Extreme use of social media might be linked to growing melancholy, suggests a examine, Way of life Information
A significantly increased use of social media among adolescents can lead to the development of depression within six months, according to the results of a new study. Young adults who made increased use of social media were significantly more likely to develop depression within six months, according to a new study nationally.
The study was conducted by Dr. Brian Primack, Dean of the College of Education and Health Professions and Professor of Public Health at the University of Arkansas. Compared to participants who used social media for less than 120 minutes a day, such as young adults who used more than 300 minutes a day, the likelihood of becoming depressed within six months was 2.8 times higher.
The study, which will be published online on Dec. 10 and slated for the February 2021 issue of the American Journal of Preventive Medicine, is the first major national study to show an association between social media use and depression over time. “Most of the previous work in this area has asked us the chicken and egg question,” Primack said.
“We know from other large studies that depression and social media users tend to go together, but it was hard to pinpoint which came first. This new study sheds light on these questions as high initial social media usage results in an increased rate of caused depression. However, the initial depression did not change the way people used social media, ”added Primack. In 2018, Primack and his colleagues at the University of Pittsburgh surveyed more than 1,000 U.S. adults between the ages of 18 and 30.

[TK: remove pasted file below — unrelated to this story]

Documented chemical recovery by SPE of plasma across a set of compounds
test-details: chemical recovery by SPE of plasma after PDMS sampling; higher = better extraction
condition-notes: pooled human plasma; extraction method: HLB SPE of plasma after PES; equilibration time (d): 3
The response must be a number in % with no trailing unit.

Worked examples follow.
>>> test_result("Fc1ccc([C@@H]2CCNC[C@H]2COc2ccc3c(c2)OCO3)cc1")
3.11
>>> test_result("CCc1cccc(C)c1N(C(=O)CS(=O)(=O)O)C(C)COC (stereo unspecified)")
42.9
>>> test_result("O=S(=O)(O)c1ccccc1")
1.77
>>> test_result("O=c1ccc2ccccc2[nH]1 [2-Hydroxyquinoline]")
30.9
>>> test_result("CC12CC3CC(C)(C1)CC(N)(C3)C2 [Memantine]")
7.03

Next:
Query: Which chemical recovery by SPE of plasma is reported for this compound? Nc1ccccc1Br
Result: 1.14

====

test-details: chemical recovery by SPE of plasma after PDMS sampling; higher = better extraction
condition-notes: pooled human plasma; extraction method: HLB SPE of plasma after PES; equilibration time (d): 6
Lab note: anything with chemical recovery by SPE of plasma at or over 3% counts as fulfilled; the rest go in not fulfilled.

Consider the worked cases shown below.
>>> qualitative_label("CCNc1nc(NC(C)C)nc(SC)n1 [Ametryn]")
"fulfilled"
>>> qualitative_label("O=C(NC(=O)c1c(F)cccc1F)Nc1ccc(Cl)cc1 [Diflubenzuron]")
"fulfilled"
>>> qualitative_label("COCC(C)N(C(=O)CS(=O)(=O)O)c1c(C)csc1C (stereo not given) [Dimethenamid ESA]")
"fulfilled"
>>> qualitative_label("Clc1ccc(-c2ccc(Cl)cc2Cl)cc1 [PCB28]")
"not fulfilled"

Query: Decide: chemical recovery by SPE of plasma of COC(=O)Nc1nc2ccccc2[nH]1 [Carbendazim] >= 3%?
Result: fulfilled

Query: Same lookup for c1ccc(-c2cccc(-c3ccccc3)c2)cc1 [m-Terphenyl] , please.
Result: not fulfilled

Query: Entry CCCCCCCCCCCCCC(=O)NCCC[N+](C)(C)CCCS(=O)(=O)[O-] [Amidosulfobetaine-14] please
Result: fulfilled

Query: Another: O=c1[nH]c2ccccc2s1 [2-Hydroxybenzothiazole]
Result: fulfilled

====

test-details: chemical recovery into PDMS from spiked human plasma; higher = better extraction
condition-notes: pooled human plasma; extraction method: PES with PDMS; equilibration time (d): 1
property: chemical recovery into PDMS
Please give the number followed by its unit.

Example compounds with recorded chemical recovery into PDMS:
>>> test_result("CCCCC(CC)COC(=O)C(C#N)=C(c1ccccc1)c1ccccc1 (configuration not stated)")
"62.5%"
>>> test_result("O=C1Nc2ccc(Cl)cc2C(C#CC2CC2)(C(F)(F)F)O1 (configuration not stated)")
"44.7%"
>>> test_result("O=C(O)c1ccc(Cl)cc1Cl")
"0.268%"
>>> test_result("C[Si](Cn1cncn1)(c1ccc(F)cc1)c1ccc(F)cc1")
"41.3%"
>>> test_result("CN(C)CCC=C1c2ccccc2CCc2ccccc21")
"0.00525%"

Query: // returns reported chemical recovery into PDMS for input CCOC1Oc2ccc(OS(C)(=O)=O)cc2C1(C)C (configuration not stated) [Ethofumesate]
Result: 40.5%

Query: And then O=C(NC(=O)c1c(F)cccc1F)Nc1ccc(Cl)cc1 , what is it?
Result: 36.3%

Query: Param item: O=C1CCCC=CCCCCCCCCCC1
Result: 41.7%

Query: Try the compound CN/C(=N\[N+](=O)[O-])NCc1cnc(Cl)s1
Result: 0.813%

They measured depression using the validated nine item patient health questionnaire and asked participants how long they had used social media on platforms such as Facebook, Twitter, Reddit, Instagram, and SnapChat. Their analyzes were checked for demographics such as age, gender and race, education, income, and employment, and included survey weights so that the results would reflect the larger US population.
“One reason for these results could be that social media is consuming a lot of time,” said Dr. Cesar Escobar-Viera, Assistant Professor of Psychiatry at the University of Pittsburgh and co-author of the study. “Excessive time on social media can crowd out more important personal relationships, accomplish personal or professional goals, or just have moments of valuable reflection,” added Escobar-Viera.
The authors suggest that these results could also be based on a social comparison: “Social media is often curated to highlight positive representations,” said Jaime Sidani, assistant professor of medicine at the University of Pittsburgh and co-author of the study This Is Difficult for Youngsters Adults who are at critical points in their life related to identity development who feel they cannot live up to the impossible ideals they face, “added Sidani. The results are particularly significant as recently Depression has been reported to the World Health Organization, the world’s leading cause of disability, leading to more years of disabled life than any other mental health condition. “These findings are especially important at the age of COVID-19,” Primack said We all use me to network personally and socially hr technologies like social media.
While I think these technologies can certainly be valuable, I also want to encourage people to think about which technical experiences are really useful to them and which ones they leave blank, “added Primack.